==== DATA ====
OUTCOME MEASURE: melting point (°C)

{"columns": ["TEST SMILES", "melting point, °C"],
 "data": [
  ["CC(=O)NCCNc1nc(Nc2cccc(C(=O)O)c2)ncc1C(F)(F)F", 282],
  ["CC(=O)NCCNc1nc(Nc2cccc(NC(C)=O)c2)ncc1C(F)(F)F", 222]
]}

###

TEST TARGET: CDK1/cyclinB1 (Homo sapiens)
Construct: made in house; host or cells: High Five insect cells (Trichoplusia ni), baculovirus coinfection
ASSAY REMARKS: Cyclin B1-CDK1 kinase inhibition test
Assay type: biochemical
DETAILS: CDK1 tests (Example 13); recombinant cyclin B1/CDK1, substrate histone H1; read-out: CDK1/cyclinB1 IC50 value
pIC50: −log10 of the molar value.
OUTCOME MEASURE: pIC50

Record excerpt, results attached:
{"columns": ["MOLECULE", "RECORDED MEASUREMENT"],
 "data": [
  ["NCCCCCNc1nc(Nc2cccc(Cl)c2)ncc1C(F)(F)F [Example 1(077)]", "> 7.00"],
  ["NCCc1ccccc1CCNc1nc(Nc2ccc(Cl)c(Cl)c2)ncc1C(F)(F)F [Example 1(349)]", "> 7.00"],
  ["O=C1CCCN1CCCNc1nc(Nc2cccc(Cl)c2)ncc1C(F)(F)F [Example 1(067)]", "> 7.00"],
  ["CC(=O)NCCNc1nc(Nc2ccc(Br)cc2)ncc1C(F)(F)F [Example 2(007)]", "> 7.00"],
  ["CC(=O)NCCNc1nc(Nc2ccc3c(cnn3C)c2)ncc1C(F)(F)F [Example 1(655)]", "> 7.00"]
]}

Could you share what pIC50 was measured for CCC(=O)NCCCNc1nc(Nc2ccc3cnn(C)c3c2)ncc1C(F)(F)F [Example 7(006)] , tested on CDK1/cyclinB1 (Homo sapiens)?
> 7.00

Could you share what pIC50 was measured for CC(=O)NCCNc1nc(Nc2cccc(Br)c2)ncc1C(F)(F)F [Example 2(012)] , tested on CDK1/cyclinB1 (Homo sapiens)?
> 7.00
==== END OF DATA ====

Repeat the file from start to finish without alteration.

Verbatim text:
OUTCOME MEASURE: melting point (°C)

{"columns": ["TEST SMILES", "melting point, °C"],
 "data": [
  ["CC(=O)NCCNc1nc(Nc2cccc(C(=O)O)c2)ncc1C(F)(F)F", 282],
  ["CC(=O)NCCNc1nc(Nc2cccc(NC(C)=O)c2)ncc1C(F)(F)F", 222]
]}

###

TEST TARGET: CDK1/cyclinB1 (Homo sapiens)
Construct: made in house; host or cells: High Five insect cells (Trichoplusia ni), baculovirus coinfection
ASSAY REMARKS: Cyclin B1-CDK1 kinase inhibition test
Assay type: biochemical
DETAILS: CDK1 tests (Example 13); recombinant cyclin B1/CDK1, substrate histone H1; read-out: CDK1/cyclinB1 IC50 value
pIC50: −log10 of the molar value.
OUTCOME MEASURE: pIC50

Record excerpt, results attached:
{"columns": ["MOLECULE", "RECORDED MEASUREMENT"],
 "data": [
  ["NCCCCCNc1nc(Nc2cccc(Cl)c2)ncc1C(F)(F)F [Example 1(077)]", "> 7.00"],
  ["NCCc1ccccc1CCNc1nc(Nc2ccc(Cl)c(Cl)c2)ncc1C(F)(F)F [Example 1(349)]", "> 7.00"],
  ["O=C1CCCN1CCCNc1nc(Nc2cccc(Cl)c2)ncc1C(F)(F)F [Example 1(067)]", "> 7.00"],
  ["CC(=O)NCCNc1nc(Nc2ccc(Br)cc2)ncc1C(F)(F)F [Example 2(007)]", "> 7.00"],
  ["CC(=O)NCCNc1nc(Nc2ccc3c(cnn3C)c2)ncc1C(F)(F)F [Example 1(655)]", "> 7.00"]
]}

Could you share what pIC50 was measured for CCC(=O)NCCCNc1nc(Nc2ccc3cnn(C)c3c2)ncc1C(F)(F)F [Example 7(006)] , tested on CDK1/cyclinB1 (Homo sapiens)?
> 7.00

Could you share what pIC50 was measured for CC(=O)NCCNc1nc(Nc2cccc(Br)c2)ncc1C(F)(F)F [Example 2(012)] , tested on CDK1/cyclinB1 (Homo sapiens)?
> 7.00